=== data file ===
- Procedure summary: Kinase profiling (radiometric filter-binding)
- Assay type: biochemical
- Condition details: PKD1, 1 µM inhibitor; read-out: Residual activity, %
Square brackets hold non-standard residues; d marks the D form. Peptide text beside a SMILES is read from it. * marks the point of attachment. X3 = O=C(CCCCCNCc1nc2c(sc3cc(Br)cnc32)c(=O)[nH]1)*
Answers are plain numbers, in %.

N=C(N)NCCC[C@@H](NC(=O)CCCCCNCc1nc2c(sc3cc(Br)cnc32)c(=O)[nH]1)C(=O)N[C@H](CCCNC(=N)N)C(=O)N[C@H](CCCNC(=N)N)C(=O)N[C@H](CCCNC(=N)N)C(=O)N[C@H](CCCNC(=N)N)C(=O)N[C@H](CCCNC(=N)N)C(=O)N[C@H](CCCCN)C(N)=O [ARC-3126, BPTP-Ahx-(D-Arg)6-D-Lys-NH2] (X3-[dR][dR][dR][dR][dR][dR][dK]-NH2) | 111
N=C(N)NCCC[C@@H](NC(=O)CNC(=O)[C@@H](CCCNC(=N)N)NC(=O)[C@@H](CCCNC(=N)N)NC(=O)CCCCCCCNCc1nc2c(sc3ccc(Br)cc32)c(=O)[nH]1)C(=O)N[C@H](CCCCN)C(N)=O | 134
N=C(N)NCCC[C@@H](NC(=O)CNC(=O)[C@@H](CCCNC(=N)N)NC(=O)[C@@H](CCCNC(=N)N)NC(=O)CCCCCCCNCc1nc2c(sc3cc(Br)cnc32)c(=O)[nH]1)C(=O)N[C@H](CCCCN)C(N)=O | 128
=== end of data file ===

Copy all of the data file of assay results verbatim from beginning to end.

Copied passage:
- Procedure summary: Kinase profiling (radiometric filter-binding)
- Assay type: biochemical
- Condition details: PKD1, 1 µM inhibitor; read-out: Residual activity, %
Square brackets hold non-standard residues; d marks the D form. Peptide text beside a SMILES is read from it. * marks the point of attachment. X3 = O=C(CCCCCNCc1nc2c(sc3cc(Br)cnc32)c(=O)[nH]1)*
Answers are plain numbers, in %.

N=C(N)NCCC[C@@H](NC(=O)CCCCCNCc1nc2c(sc3cc(Br)cnc32)c(=O)[nH]1)C(=O)N[C@H](CCCNC(=N)N)C(=O)N[C@H](CCCNC(=N)N)C(=O)N[C@H](CCCNC(=N)N)C(=O)N[C@H](CCCNC(=N)N)C(=O)N[C@H](CCCNC(=N)N)C(=O)N[C@H](CCCCN)C(N)=O [ARC-3126, BPTP-Ahx-(D-Arg)6-D-Lys-NH2] (X3-[dR][dR][dR][dR][dR][dR][dK]-NH2) | 111
N=C(N)NCCC[C@@H](NC(=O)CNC(=O)[C@@H](CCCNC(=N)N)NC(=O)[C@@H](CCCNC(=N)N)NC(=O)CCCCCCCNCc1nc2c(sc3ccc(Br)cc32)c(=O)[nH]1)C(=O)N[C@H](CCCCN)C(N)=O | 134
N=C(N)NCCC[C@@H](NC(=O)CNC(=O)[C@@H](CCCNC(=N)N)NC(=O)[C@@H](CCCNC(=N)N)NC(=O)CCCCCCCNCc1nc2c(sc3cc(Br)cnc32)c(=O)[nH]1)C(=O)N[C@H](CCCCN)C(N)=O | 128